Cobra Notice Compliance

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Information about Cobra Notice Compliance
Business & Mgmt

Published on February 24, 2014

Author: hanshawjl

Source: slideshare.net

Description

Compliance is defined as “a state of being in accordance with established guidelines, specifications or legislation.” There’s a perception that COBRA compliance is as easy as mailing a couple of notices. However, proper COBRA
compliance entails many required notices and tracking numerous time frames. The notice requirements and the work related to them are endless. Let’s review what one little compliance regulation requires.

iGUIDE COBRA Compliance Compliance is defined as “a state of being in accordance with established guidelines, specifications or legislation.” There’s a perception that COBRA compliance is as easy as mailing a couple of notices. However, proper COBRA compliance entails many required notices and tracking numerous time frames. The notice requirements and the work related to them are endless. Let’s review what one little compliance regulation requires. General Notice must be provided no later than 90 days after the: 1. Commencement of plan coverage, or 2. First date on which the administrator is required to offer continuation coverage. It must also include the plan name and contact information, and explain the importance of keeping the administrator informed of all participants’ current addresses. Notice to Plan Administrator. COBRA rules state the general notice should include information on how the employee is required to notify the plan administrator of the following events: a divorce or legal separation, a child ceasing to be a dependent and a second qualifying event or disability determination by the Social Security Administration (SSA). This requirement applies to a qualified beneficiary (QB) already on COBRA and reporting these as secondary events. The Notice of Unavailability must be provided when a plan administrator receives a notice from a covered employee or QB regarding an event and it is determined that the individual is not entitled to continuation coverage. This notifies the individual about the COBRA ineligibility, and should be sent no later than 14 days after receipt of the qualifying event notice. The Qualifying Event Election Notice must be mailed (first-class mail with proof of mailing recommended) when a covered employee experiences a qualifying event such as a termination of employment or reduction in work hours. Employers must notify their plan administrator within 30 days of these events; the notices must then be mailed within 14 days, for a total notice period of no more than 44 days following the event. Extension Notice. While COBRA does not specifically require an Extension Notice, the Department of Labor recommends that employers generate a notice regarding the extension of COBRA coverage. The Extension Notice should inform the QB of the new continuation coverage time frame, monthly premium rates (especially in disability cases), premium due dates and the reasons coverage can be cancelled prior to the end of the maximum coverage period. The required Notice of Open Enrollment Rights informs QBs of the open enrollment period. This notification includes all options available, monthly premium rates for each option and the open enrollment deadline date. Those required to receive this notification include individuals in their 60-day COBRA election Continued on next page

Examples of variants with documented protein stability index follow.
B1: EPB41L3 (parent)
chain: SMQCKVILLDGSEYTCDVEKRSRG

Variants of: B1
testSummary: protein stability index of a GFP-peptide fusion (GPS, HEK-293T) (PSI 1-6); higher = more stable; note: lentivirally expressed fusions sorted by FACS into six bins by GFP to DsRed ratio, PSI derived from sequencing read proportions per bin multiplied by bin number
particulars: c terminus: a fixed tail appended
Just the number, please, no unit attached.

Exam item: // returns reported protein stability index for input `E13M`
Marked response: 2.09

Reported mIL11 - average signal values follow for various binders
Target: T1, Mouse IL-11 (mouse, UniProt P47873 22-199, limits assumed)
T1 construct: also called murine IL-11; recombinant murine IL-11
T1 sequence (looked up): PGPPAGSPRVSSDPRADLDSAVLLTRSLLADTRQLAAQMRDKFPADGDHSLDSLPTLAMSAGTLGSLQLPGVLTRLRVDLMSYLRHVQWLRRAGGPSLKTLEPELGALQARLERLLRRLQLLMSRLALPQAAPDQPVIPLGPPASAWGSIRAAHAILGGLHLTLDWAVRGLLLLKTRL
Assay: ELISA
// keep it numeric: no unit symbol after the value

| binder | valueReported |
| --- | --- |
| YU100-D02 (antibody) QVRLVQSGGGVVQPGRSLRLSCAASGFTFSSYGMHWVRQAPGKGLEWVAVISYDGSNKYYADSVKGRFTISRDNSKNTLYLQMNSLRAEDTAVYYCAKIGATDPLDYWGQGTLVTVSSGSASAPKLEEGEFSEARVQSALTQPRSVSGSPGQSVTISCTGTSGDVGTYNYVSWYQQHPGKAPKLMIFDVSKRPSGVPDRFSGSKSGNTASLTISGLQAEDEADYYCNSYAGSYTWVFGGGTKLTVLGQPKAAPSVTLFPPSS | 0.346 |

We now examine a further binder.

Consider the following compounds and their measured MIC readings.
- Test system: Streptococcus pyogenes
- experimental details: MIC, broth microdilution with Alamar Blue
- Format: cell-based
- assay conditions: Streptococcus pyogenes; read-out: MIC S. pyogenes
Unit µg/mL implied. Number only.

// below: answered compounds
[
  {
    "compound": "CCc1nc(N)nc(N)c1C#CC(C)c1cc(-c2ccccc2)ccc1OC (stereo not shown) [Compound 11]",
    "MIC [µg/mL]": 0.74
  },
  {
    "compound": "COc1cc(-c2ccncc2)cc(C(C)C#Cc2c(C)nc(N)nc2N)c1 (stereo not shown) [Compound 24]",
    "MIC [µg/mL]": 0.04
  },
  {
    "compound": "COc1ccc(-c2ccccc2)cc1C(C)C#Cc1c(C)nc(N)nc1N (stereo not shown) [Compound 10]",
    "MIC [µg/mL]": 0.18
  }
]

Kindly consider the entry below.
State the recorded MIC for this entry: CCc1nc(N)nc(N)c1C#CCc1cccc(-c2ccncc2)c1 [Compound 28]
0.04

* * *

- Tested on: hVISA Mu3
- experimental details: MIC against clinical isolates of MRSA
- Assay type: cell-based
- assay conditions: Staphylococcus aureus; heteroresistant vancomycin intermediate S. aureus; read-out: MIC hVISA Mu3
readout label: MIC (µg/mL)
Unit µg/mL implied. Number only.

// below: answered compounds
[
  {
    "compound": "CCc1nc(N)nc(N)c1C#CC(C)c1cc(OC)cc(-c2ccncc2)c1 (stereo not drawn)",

COBRA Compliance - Continued period, individuals who have elected but have not yet paid during the 45-day initial COBRA payment period and individuals who have elected and paid for COBRA. This information is best sent before the open enrollment period starts. Additionally, a Notification of Rate Changes and Plan Changes is required if such changes occur at a time other than during the open enrollment period. The Conversion Notice is a requisite when a QB’s continuation coverage ends as a result of reaching the maximum 18, 29 or 36 months of coverage. Plan administrators must notify all QBs of their right to elect an individual conversion policy, if available under the plan, within 180 days before the expiration of COBRA coverage. Notice of Plan Change. ERISA requires The required Notice of Insignificant Premium Underpayment informs a QB of an underpayment amount and the fact that coverage will terminate if the payment balance is not received. The plan must give the QB at least 30 days from the notice date to make the payment. COBRA states a “shortfall is not significant if it is no greater than the lesser of $50 or 10 percent of the required amount.” If the amount paid does not fall within these guidelines, then the notice and additional time is not required for the premium payment. that plan benefit changes, premium rate changes and other modifications to the plan be communicated to all plan participants, including COBRA QBs. According to the DOL, the notice of material plan and/or benefit modifications should be sent to COBRA participants within 60 days after the change has taken effect. COBRA states that notification of rate changes must be provided to QBs prior to charging them the new rate. The Notice of Early Termination is required for any COBRA coverage that terminates before the end of the maximum coverage period. The notice must include the reason for termination and the termination date, as well as any rights the QB may have under the plan to elect alternative group or individual coverage, such as a conversion right. This notification should be sent “as soon as practicable” following the administrator’s determination that continuation coverage will terminate. Easy is defined as “requiring or indicating little effort, thought, or reflection.” With the amount of notices, various times frames and procedures required with a proper COBRA compliance program, it is anything but easy. In the end, compliance may be one little word; however, in this case it carries a large burden.